Sector Views

Research & Development Spend – is all that glitters really gold?


This is the second article in our series on research & development (R&D) data. My previous article – R&D benchmarking – proceed with caution – looked at the dangers of extracting R&D data for benchmarking purposes. So how should investors use R&D data to assess suitable levels of investment?

Revenue spend ratio is the total reported spend on R&D as a percentage of reported revenue. In the software and technology universe, especially in North America, it is common to see ratios of 15% to 20% reported by the majors – a ‘gold standard’ that separates innovative companies from the laggards.

Careful spend

With a steady capital inflow from trading or equity, it is easy to spend cash on R&D and land in the 15% to 20% range, or even outperform and spend 40%. Many investors will know, to their cost, this spending doesn’t always generate the desired result. A company may achieve a ‘gold standard’ spend ratio of 20% because R&D is over budget and sales are under!

I think a company should evaluate each R&D project on its merits by considering the planned cash return to shareholders. This may mean reviewing discounted cash flows to evaluate whether to proceed with an R&D project, modify the approach, or do something entirely different.

Importantly, a board should approve and then robustly monitor expected cash flows to actual cash flows. It’s acceptable to spend speculatively, but acknowledge you have done so. Project pre-approval promotes control and accountability. Monitoring creates a healthy and challenging environment, preventing scope drift and focusing on investor return. How often have investors been promised that R&D investment will grow sales, only to be delivered a bill for R&D spending that merely sustains current sales?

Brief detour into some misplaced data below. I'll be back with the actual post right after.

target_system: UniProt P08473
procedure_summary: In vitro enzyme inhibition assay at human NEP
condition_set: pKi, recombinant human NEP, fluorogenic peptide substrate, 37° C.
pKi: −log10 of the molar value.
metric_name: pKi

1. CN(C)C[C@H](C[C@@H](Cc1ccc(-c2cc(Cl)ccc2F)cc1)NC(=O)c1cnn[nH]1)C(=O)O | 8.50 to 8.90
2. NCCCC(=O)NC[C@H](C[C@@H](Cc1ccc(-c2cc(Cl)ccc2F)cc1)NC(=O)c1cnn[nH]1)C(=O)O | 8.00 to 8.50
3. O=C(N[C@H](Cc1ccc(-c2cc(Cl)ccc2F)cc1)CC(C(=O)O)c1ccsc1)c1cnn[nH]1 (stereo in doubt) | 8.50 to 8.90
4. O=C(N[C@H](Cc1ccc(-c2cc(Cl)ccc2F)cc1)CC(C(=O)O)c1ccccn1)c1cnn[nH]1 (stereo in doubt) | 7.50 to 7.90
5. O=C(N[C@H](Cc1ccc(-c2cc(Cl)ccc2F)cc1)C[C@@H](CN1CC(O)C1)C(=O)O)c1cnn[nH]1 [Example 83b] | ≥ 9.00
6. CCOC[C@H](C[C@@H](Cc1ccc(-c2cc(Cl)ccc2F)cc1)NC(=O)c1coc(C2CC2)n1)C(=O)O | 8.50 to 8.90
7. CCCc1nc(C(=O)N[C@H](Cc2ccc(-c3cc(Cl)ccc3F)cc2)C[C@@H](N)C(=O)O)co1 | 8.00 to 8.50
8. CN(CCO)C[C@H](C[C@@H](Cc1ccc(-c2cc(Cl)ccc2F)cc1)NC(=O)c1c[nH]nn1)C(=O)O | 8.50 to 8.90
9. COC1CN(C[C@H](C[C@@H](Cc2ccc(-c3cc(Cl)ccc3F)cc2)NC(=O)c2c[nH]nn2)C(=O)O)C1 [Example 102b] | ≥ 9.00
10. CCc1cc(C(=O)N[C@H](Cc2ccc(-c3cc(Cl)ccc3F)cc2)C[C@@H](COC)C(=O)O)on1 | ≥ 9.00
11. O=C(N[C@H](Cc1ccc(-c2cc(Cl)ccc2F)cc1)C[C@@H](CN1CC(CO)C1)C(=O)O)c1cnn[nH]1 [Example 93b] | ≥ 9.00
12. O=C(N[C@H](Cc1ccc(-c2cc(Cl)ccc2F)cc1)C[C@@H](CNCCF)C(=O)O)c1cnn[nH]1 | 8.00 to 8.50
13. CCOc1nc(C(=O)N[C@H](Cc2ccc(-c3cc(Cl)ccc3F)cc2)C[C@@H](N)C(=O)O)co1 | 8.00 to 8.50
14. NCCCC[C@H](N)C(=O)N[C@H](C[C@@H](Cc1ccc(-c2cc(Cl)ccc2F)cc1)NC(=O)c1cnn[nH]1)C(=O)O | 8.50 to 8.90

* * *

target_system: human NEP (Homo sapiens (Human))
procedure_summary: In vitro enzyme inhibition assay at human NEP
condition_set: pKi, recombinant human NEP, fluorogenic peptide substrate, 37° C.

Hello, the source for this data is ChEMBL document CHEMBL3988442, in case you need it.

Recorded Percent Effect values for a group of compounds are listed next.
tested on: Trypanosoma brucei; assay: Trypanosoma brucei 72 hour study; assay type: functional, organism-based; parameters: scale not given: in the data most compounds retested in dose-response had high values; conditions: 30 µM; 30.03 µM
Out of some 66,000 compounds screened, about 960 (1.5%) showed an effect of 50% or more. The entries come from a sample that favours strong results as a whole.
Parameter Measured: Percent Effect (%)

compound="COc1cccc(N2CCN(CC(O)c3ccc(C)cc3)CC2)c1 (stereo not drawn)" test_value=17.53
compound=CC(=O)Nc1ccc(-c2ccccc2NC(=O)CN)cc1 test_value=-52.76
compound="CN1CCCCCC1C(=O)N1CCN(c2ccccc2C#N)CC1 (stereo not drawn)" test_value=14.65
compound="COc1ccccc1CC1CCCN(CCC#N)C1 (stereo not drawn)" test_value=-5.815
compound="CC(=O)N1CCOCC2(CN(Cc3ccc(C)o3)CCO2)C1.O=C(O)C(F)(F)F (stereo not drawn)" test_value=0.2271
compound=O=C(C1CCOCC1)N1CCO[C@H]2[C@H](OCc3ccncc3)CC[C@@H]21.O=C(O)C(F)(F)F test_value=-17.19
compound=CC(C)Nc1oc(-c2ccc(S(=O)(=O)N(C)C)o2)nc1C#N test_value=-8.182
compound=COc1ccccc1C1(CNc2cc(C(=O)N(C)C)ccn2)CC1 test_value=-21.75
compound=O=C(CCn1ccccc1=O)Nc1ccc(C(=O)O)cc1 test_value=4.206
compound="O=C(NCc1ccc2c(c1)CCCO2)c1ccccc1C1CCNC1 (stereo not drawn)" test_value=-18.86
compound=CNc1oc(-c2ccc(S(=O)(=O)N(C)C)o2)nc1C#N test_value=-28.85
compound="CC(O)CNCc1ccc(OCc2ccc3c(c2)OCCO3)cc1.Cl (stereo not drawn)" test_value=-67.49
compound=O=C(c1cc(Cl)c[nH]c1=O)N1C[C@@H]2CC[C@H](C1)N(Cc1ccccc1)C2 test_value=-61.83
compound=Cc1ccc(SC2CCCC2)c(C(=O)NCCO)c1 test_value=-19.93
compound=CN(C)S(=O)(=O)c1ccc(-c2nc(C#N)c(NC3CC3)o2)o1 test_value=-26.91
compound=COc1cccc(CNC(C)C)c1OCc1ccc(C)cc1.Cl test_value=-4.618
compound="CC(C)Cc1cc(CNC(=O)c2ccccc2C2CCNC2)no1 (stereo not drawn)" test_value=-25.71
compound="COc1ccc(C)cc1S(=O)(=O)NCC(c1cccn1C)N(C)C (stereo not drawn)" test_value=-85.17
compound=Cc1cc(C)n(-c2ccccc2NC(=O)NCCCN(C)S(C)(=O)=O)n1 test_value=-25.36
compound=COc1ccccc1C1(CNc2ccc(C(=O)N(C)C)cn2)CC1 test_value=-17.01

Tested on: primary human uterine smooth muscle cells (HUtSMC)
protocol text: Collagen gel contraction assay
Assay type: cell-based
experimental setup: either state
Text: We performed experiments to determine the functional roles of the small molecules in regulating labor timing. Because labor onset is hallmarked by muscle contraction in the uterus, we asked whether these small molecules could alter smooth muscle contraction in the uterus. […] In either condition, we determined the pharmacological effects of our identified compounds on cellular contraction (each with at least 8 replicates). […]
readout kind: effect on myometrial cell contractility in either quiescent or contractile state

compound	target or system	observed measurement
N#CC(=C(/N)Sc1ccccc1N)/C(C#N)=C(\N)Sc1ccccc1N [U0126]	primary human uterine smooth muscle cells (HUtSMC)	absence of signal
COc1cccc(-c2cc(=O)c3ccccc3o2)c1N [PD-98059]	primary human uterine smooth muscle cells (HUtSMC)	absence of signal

Lessons learned

Rather than comparing R&D investment ratios, it’s more relevant to compare the company’s R&D process with successful peer companies around the world and learn from this. How do successful peers manage capital allocation? How much are others prepared to write-off each year from creative but failed R&D? How do they understand markets and competition? How do they launch successfully?  How do they manage indicators of failure or underperformance? Can we do better?

Hitting the gold standard R&D investment ratios might be a sign of innovation health but it won’t by itself pay the dividends that investors expect. Cash flow considerations and good R&D project governance are where the real gold is to be found.

Written by Chris Errington, Head of Research – Kestrel Partners LLP

Kestrel’s Sector Views should neither be construed as investment research, nor the provision of investment advice, nor a recommendation. This article should be viewed as short term commentary only based on the latest economic statistics, company results or information on upcoming releases or events. It is only a brief unsubstantiated summary of Kestrel’s opinion on such information as at the date of publication and no reliance may be placed upon any contents of this article by the recipient.


Back to News